On Jan. 21, 2007, the Phillies signed Chase Utley to a seven-year, $85 million contract extension. At the time Utley was 28 and coming off his second full season as the Phils’ starting second baseman. And his numbers up until that point: .290/.362/.509, 75 home runs, 285 runs batted in. Utley was clearly a star, a core piece of a new foundation for the Phillies.
Odubel Herrera is not Chase Utley, let’s just be up front about that. Still, to this day it’s easy to marvel at what the Phillies accomplished that winter day. They nabbed the best second baseman in baseball – and arguably the second- or third-best player in baseball – over his entire prime at a relative pittance.
Today the Phillies did nearly the same thing. They nabbed one of the best outfielders in baseball over his entire prime, and $30.5 million through 2021 (and up to $54.5 million through 2023) is potentially a steal.
First, it’s true that Herrera is one of the best outfielders in baseball. Over the last two seasons, only 10 outfielders rank ahead of Herrera in fWAR (7.8). The outfielder just ahead of him, Dexter Fowler, recently signed a five-year, $82.5 million contract with St. Louis. Only a few spots behind Herrera is the Cubs’ Jason Heyward, who is signed through 2023 for a total of $184 million. To repeat, Herrera could be making up to $54.5 million over that same period, and those two final years are club option years.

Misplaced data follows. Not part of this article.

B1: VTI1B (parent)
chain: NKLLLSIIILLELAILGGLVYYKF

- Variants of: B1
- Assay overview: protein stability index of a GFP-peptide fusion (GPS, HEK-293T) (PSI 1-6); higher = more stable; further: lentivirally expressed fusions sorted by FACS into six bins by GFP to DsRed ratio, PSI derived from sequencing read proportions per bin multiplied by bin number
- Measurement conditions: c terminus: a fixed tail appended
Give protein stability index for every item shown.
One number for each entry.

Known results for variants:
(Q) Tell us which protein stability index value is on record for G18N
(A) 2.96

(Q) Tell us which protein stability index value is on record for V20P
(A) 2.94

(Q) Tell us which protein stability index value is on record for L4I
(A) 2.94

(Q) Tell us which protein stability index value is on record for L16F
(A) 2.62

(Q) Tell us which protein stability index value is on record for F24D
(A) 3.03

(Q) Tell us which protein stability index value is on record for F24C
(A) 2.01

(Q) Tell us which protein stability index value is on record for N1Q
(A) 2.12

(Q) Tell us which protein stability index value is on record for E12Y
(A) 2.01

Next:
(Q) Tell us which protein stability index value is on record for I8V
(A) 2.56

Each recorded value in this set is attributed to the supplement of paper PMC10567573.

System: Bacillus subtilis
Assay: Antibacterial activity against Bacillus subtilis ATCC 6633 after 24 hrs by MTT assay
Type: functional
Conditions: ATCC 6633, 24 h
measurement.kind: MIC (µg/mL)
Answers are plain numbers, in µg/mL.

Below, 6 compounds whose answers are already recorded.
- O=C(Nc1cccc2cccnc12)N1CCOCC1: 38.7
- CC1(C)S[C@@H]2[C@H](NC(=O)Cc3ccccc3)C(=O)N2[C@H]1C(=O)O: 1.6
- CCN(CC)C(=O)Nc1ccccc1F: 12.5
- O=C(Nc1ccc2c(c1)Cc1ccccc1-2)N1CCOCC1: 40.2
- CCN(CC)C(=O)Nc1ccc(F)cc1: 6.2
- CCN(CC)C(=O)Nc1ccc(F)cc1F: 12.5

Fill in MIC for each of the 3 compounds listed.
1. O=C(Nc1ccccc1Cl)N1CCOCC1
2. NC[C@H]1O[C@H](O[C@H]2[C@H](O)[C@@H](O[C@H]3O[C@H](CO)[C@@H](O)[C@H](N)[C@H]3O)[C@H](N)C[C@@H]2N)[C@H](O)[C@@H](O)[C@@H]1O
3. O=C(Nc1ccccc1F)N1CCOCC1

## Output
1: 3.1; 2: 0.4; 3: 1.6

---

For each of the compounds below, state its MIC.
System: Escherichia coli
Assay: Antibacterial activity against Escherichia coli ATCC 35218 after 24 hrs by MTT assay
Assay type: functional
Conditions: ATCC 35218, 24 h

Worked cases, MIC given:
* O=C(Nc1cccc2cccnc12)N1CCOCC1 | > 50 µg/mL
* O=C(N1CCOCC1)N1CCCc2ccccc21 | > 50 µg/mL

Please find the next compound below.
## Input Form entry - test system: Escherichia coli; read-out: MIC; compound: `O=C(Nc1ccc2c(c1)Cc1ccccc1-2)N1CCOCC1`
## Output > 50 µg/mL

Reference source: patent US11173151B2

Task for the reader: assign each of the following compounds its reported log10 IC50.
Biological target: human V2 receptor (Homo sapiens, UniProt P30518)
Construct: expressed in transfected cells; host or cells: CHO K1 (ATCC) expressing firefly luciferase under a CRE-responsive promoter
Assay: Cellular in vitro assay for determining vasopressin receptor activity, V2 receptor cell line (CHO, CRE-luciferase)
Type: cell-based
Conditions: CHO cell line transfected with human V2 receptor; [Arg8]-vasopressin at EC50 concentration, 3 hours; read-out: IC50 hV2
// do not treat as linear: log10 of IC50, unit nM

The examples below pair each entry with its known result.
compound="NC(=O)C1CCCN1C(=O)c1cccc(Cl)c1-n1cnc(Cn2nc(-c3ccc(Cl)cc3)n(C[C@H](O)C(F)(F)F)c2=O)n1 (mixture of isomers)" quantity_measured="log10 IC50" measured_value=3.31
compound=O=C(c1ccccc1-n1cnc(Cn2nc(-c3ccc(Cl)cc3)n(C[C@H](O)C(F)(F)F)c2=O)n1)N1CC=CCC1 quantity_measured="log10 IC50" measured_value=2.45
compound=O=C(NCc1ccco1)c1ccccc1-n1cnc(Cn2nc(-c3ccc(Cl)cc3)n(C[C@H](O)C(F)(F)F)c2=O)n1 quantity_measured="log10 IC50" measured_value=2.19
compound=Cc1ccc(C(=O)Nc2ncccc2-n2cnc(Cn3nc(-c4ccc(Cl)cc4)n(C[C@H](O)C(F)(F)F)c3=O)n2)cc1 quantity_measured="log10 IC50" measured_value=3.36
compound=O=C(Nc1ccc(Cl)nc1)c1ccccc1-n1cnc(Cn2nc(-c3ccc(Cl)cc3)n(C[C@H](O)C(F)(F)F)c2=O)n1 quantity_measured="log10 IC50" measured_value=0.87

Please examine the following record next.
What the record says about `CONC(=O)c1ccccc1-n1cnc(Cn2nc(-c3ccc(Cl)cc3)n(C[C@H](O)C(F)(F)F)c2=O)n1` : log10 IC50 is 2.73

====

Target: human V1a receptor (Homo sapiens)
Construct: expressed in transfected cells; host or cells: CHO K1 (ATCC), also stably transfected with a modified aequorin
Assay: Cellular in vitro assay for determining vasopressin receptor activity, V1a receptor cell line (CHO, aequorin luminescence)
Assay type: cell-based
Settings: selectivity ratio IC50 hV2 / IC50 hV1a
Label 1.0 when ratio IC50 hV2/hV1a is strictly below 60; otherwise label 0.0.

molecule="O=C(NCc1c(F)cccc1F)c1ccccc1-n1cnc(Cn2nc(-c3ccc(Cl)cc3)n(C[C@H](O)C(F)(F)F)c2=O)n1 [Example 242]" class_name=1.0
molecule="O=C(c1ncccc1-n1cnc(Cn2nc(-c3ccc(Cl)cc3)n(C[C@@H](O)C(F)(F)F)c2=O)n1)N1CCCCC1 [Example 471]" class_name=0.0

Now, both Fowler and Heyward are more experienced. They had track records entering their recent paydays. But the Phillies are betting on Herrera’s 20s, unlike the Cardinals, who locked up Fowler’s age 31-35 seasons, and the Cubs, who have Heyward from age 26-33. Herrera’s profile – a singles hitter with gap power, good speed and a working glove – should peak somewhere in his mid-20s. By the time the Phils can move on from Herrera, he’d be just 29. Barring injury or any disastrous decline, the Phillies should get what they paid for far before the fifth year.
So five years and $30.5 million for a very good outfielder playing into his prime is a really good deal. It’s also the beginning of the next phase of the Phillies’ rebuild.
By extending Herrera for five years (and potentially seven), the Phillies’ front office is telling us that “El Torito” is part of the core. Maybe he’s not earning big home-run-hitter money, but Herrera is an up-the-middle talent with an exciting disposition and greater potential. And he’s supposed to be part of the team that could win the next world championship. Maybe he’s your leadoff hitter. Maybe he’s the seven-hole hitter. Wherever he falls, Herrera is the first piece of the puzzle put in place. Teammates and fans should look to him as a leader, a steady presence, and most importantly, the new face of the Philadelphia Phillies.
That last part may change. Maybe J.P. Crawford emerges soon. Maybe Aaron Nola becomes that stud ace. But for now, Odubel Herrera is the face of the rebuild, the highly charged spark that flips bats, swats occasional bombs, makes circus catches and flashes bull horns at the helmet.
Like Chase Utley a decade ago, Odubel Herrera is now a core piece of a new foundation for the Phillies.